- Medicare for All’s popularity continues to rise and now the attacks are coming. Documents obtained by The Intercept reveal that the Partnership for America’s Health Care Future — an informal network of private health insurance interests — is waging a disinformation campaign to “wean Americans away from supporting single payer.” The group’s talking points describe our current system as providing “world-class care” and that anything else would mean “ripping apart our current system.” (Surprise! That’s the goal!) But Medicare for All advocates say they have nothing to hide, and “once single payer is widely understood as a program that covers everyone … support will only grow.”
- Wendell Potter spent 20 years as a private health insurance executive who now has some crucial advice for House Democrats: offering anything less than Medicare for All would be a “huge gift to the private insurance industry.” He writes that health insurance companies “have no interest in doing anything that might in any way jeopardize profits” and that it’s time to stop offering reforms that rely on them to play fair. Instead, he urges Democrats to give Americans what they overwhelmingly want: Medicare for All.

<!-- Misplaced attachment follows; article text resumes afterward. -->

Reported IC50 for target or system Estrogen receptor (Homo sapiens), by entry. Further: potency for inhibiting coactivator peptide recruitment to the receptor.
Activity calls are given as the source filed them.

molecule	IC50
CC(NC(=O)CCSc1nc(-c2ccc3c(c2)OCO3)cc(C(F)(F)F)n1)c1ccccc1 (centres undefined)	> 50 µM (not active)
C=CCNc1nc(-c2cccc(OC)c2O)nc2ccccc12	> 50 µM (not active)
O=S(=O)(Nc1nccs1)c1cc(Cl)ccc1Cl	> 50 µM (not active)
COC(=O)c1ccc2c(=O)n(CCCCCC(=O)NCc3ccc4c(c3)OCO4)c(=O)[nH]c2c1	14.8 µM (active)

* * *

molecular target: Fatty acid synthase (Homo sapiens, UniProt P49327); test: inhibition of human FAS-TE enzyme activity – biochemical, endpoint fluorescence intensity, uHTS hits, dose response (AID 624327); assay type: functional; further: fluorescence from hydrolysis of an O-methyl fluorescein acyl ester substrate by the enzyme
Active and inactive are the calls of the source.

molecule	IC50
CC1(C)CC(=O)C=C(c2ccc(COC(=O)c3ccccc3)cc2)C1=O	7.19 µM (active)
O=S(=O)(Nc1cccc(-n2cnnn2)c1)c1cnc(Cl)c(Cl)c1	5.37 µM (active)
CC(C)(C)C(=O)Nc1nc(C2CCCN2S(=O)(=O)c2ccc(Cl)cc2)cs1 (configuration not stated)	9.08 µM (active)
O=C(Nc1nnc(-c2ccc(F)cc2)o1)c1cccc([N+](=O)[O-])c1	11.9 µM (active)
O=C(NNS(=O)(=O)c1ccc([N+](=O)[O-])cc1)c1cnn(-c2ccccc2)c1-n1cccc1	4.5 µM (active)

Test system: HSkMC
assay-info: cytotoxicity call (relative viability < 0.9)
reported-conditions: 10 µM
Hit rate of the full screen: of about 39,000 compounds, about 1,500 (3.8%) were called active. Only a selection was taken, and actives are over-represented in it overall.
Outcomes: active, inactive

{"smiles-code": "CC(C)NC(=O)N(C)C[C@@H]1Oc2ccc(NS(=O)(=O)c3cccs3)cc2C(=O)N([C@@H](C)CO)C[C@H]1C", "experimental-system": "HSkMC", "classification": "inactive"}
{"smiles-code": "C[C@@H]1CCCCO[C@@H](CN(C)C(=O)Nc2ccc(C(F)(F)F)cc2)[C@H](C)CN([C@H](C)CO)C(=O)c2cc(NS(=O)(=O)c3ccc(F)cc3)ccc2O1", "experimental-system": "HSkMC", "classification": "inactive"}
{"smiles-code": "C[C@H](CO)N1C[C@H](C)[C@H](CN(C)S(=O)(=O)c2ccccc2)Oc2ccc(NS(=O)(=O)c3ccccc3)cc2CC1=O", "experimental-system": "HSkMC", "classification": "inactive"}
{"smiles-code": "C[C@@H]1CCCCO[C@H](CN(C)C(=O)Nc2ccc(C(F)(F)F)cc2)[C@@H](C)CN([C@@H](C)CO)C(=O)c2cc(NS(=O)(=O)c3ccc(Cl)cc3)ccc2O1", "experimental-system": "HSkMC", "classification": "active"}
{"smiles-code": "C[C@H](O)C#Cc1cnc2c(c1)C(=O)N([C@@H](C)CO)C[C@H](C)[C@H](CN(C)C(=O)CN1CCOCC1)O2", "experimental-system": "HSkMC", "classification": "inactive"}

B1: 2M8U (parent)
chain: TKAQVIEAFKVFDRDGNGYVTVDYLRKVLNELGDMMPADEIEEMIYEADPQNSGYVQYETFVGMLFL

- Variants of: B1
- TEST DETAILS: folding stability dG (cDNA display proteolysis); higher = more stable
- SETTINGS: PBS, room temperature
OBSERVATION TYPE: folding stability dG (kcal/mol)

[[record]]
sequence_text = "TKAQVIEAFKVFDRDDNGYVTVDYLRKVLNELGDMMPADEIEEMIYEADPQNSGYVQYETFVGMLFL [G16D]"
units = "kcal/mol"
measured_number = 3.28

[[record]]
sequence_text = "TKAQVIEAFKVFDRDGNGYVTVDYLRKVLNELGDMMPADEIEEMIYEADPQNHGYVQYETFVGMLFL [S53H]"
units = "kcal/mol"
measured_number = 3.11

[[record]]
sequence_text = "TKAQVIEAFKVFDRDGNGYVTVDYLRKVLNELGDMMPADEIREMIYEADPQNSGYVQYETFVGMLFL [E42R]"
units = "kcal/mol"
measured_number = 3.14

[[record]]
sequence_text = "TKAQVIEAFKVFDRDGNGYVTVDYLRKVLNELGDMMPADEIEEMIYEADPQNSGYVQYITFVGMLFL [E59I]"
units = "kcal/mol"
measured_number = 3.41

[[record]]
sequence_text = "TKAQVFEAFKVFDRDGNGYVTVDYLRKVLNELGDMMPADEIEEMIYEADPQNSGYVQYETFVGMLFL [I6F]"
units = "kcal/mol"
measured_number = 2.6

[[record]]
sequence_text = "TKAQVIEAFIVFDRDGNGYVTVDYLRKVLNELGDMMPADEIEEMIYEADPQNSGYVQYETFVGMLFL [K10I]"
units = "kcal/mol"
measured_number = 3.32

- After years of decreasing, the number of uninsured kids in America is on the rise according to new research by Georgetown University’s Center for Children and Families. The study found around 3.9 million children were uninsured in 2017, up from 3.6 million in 2016. While it’s difficult to isolate the exact causes, the study points to a combination of factors that may have contributed, including a devastating lapse in funding for the Children’s Health Insurance Program. No child should have to forgo healthcare due to lack of coverage, and a universal, single-payer healthcare system like Medicare for All means none would have to.
🔦 Chapter spotlight 🔦
A look at what locals are doing around the country
- Philadelphia DSA is hosting an M4A Town Hall with Michael Lighty on Jan. 26! Lighty is a Democratic Socialist, Sanders Institute Fellow, and leader in the Healthy California single-payer campaign. He'll be in Philadelphia to speak about the current political and economic crisis and how the demand for Medicare for All has the potential to galvanize a mass working-class base. Get all the details here!